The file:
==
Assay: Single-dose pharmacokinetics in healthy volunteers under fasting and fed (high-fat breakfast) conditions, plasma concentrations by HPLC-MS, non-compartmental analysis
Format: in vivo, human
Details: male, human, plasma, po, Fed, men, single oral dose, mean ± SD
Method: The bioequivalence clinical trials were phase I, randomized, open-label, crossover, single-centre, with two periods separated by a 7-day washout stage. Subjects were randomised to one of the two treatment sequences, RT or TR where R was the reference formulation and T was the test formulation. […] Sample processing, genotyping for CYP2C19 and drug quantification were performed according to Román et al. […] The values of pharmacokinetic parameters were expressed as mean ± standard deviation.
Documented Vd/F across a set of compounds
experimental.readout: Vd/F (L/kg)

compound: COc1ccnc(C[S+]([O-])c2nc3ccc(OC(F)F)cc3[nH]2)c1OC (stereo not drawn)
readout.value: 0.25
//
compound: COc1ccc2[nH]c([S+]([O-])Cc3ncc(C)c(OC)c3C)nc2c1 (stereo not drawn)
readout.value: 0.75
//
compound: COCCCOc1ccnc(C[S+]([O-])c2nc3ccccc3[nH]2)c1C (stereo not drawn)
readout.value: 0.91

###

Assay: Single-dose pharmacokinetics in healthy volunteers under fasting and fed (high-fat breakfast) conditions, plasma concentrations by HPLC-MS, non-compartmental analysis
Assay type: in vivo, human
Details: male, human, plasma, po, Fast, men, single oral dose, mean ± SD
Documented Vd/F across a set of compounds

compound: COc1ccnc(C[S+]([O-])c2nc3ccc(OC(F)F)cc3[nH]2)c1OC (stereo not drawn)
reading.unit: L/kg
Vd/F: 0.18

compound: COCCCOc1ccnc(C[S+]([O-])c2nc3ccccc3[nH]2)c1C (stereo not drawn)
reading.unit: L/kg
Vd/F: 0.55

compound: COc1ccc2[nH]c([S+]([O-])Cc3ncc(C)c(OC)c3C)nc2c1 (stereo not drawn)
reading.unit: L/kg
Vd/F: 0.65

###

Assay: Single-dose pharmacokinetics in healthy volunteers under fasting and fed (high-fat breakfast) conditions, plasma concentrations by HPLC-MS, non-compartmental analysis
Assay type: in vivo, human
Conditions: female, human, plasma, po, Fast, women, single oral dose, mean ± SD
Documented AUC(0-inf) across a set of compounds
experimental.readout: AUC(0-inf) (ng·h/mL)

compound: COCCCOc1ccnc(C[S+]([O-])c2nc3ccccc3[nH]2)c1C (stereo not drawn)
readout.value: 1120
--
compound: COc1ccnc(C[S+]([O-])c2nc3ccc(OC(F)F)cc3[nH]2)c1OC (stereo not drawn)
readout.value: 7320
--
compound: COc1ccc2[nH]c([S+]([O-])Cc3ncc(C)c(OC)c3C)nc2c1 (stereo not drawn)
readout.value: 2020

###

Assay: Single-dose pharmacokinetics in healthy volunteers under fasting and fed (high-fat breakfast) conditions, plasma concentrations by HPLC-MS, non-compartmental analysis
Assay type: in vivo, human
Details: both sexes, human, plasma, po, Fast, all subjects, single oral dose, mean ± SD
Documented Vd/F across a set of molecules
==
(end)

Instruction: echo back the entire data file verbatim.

Assay: Single-dose pharmacokinetics in healthy volunteers under fasting and fed (high-fat breakfast) conditions, plasma concentrations by HPLC-MS, non-compartmental analysis
Format: in vivo, human
Details: male, human, plasma, po, Fed, men, single oral dose, mean ± SD
Method: The bioequivalence clinical trials were phase I, randomized, open-label, crossover, single-centre, with two periods separated by a 7-day washout stage. Subjects were randomised to one of the two treatment sequences, RT or TR where R was the reference formulation and T was the test formulation. […] Sample processing, genotyping for CYP2C19 and drug quantification were performed according to Román et al. […] The values of pharmacokinetic parameters were expressed as mean ± standard deviation.
Documented Vd/F across a set of compounds
experimental.readout: Vd/F (L/kg)

compound: COc1ccnc(C[S+]([O-])c2nc3ccc(OC(F)F)cc3[nH]2)c1OC (stereo not drawn)
readout.value: 0.25
//
compound: COc1ccc2[nH]c([S+]([O-])Cc3ncc(C)c(OC)c3C)nc2c1 (stereo not drawn)
readout.value: 0.75
//
compound: COCCCOc1ccnc(C[S+]([O-])c2nc3ccccc3[nH]2)c1C (stereo not drawn)
readout.value: 0.91

###

Assay: Single-dose pharmacokinetics in healthy volunteers under fasting and fed (high-fat breakfast) conditions, plasma concentrations by HPLC-MS, non-compartmental analysis
Assay type: in vivo, human
Details: male, human, plasma, po, Fast, men, single oral dose, mean ± SD
Documented Vd/F across a set of compounds

compound: COc1ccnc(C[S+]([O-])c2nc3ccc(OC(F)F)cc3[nH]2)c1OC (stereo not drawn)
reading.unit: L/kg
Vd/F: 0.18

compound: COCCCOc1ccnc(C[S+]([O-])c2nc3ccccc3[nH]2)c1C (stereo not drawn)
reading.unit: L/kg
Vd/F: 0.55

compound: COc1ccc2[nH]c([S+]([O-])Cc3ncc(C)c(OC)c3C)nc2c1 (stereo not drawn)
reading.unit: L/kg
Vd/F: 0.65

###

Assay: Single-dose pharmacokinetics in healthy volunteers under fasting and fed (high-fat breakfast) conditions, plasma concentrations by HPLC-MS, non-compartmental analysis
Assay type: in vivo, human
Conditions: female, human, plasma, po, Fast, women, single oral dose, mean ± SD
Documented AUC(0-inf) across a set of compounds
experimental.readout: AUC(0-inf) (ng·h/mL)

compound: COCCCOc1ccnc(C[S+]([O-])c2nc3ccccc3[nH]2)c1C (stereo not drawn)
readout.value: 1120
--
compound: COc1ccnc(C[S+]([O-])c2nc3ccc(OC(F)F)cc3[nH]2)c1OC (stereo not drawn)
readout.value: 7320
--
compound: COc1ccc2[nH]c([S+]([O-])Cc3ncc(C)c(OC)c3C)nc2c1 (stereo not drawn)
readout.value: 2020

###

Assay: Single-dose pharmacokinetics in healthy volunteers under fasting and fed (high-fat breakfast) conditions, plasma concentrations by HPLC-MS, non-compartmental analysis
Assay type: in vivo, human
Details: both sexes, human, plasma, po, Fast, all subjects, single oral dose, mean ± SD
Documented Vd/F across a set of molecules